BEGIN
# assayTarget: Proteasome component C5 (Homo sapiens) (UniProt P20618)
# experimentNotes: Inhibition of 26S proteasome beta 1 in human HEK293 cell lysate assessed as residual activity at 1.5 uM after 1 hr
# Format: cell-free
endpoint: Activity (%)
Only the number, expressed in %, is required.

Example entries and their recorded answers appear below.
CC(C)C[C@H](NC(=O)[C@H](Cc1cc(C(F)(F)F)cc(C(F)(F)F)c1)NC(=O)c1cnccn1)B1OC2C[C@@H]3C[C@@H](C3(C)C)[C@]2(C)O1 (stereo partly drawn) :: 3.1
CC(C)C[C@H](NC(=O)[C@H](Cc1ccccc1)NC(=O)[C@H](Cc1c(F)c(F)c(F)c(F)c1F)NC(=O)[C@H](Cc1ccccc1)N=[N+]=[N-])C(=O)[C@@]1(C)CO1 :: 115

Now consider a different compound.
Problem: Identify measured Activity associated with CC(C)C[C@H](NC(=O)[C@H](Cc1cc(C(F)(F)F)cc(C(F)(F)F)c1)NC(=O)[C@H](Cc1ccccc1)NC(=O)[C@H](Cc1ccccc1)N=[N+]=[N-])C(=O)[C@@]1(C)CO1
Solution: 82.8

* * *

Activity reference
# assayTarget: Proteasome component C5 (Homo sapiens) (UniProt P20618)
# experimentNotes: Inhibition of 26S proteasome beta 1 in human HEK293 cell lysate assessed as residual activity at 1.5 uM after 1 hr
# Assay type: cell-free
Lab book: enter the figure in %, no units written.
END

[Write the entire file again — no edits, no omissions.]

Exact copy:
# assayTarget: Proteasome component C5 (Homo sapiens) (UniProt P20618)
# experimentNotes: Inhibition of 26S proteasome beta 1 in human HEK293 cell lysate assessed as residual activity at 1.5 uM after 1 hr
# Format: cell-free
endpoint: Activity (%)
Only the number, expressed in %, is required.

Example entries and their recorded answers appear below.
CC(C)C[C@H](NC(=O)[C@H](Cc1cc(C(F)(F)F)cc(C(F)(F)F)c1)NC(=O)c1cnccn1)B1OC2C[C@@H]3C[C@@H](C3(C)C)[C@]2(C)O1 (stereo partly drawn) :: 3.1
CC(C)C[C@H](NC(=O)[C@H](Cc1ccccc1)NC(=O)[C@H](Cc1c(F)c(F)c(F)c(F)c1F)NC(=O)[C@H](Cc1ccccc1)N=[N+]=[N-])C(=O)[C@@]1(C)CO1 :: 115

Now consider a different compound.
Problem: Identify measured Activity associated with CC(C)C[C@H](NC(=O)[C@H](Cc1cc(C(F)(F)F)cc(C(F)(F)F)c1)NC(=O)[C@H](Cc1ccccc1)NC(=O)[C@H](Cc1ccccc1)N=[N+]=[N-])C(=O)[C@@]1(C)CO1
Solution: 82.8

* * *

Activity reference
# assayTarget: Proteasome component C5 (Homo sapiens) (UniProt P20618)
# experimentNotes: Inhibition of 26S proteasome beta 1 in human HEK293 cell lysate assessed as residual activity at 1.5 uM after 1 hr
# Assay type: cell-free
Lab book: enter the figure in %, no units written.